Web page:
NHS North of England plans to launch a training programme at the end of the year to encourage its practice nurse community to link up to its CCG nurse.
Recognising the limitations being placed of practice nurses and their involvement in CCGs following guidance published by the NHS Commissioning Board (NHS CB) legislating that a secondary care nurse must have a place on a CCG board, moves are being made to ensure practice nurses are not being left out of the loop.
Nurses in the North West of England have already been put through an assessment process testing for their eligibility as a CCG member after Hillary Garratt, Director of NHS Manchester PCT cluster noted a number of nurses were being placed on CCG boards as a ‘tick box’ exercise.
“We put people nurses through an assessment centre because it wouldn’t be fair to put them on a board only to sink.
“As a Director, I can provide assurance I can place nurses who can thrive at a board level, whoever they choose out of the pool we now have.”
Garratt said she was “surprised” practice nurses were being “stuck” on CCG boards and “left to drown” pre NHS CB guidance.
“Following our self-assessment process, most practice nurses realised themselves they hadn’t the experience or exposure needed for a CCG role,” she said.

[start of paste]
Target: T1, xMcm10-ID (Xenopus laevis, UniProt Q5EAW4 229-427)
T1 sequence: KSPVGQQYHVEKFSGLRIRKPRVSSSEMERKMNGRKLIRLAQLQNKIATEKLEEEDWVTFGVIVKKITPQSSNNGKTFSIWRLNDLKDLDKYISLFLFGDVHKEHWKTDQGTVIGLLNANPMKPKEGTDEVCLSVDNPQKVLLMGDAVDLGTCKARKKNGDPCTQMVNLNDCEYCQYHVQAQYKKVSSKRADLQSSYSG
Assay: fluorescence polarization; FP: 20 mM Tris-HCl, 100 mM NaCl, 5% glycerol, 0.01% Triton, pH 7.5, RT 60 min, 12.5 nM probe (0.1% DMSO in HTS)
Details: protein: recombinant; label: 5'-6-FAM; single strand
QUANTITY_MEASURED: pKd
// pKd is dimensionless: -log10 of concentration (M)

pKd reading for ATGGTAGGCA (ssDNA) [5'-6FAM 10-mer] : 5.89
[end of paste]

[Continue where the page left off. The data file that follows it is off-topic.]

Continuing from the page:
Garratt hopes an unnamed programme targeted towards practice nurses will serve to “unleash” their through the appointed CCG nurse.
“We are going through a process of connecting with practice nurses and identifying what they need,” she says.
“We expect the creation of the programme to be towards the end of the year.”
NHS London also plans to launch a ‘leadership programme’ in September 2012 in a bid to educate practice nurses on the wider commissioning landscape.
Participants will be drawn from practice and community nursing, health visitors, allied health professionals and healthcare scientist staff groups.
“Clinical commissioning must involve doctors, nurses and all clinicians who will play a direct role in commissioning as well as those who will need to influence CCGs,” said a spokesperson from NHS London.
“Nurses were able to attend our leadership master classes, and we are also setting up profession- and pathway-specific networks which will require strong nursing involvement.
“We will accommodate no less than 60 participants – approximately two per CCG. We will accommodate more if resources allow. “At the end of the programme, we hope that participants will have a broad understanding of clinical commissioning; know what the QIPP challenge means for London; and understand the critical role of clinical leadership in bringing about change to improve services for patients.”
A spokesperson from NHS Midlands and East said it is “too early” to say how CCG training and support “packages” will look but acknowledged the need to properly equip CCG clinicians and nurses with the right skill mix to succeed.
NHS South of England SHA cluster did not reply to Nursing in Practiceat the time of going to press.
Louise Naughton is a writer and journalist specialising in healthcare.
You are currently leaving the Nursing in Practice site. Are you sure you want to proceed?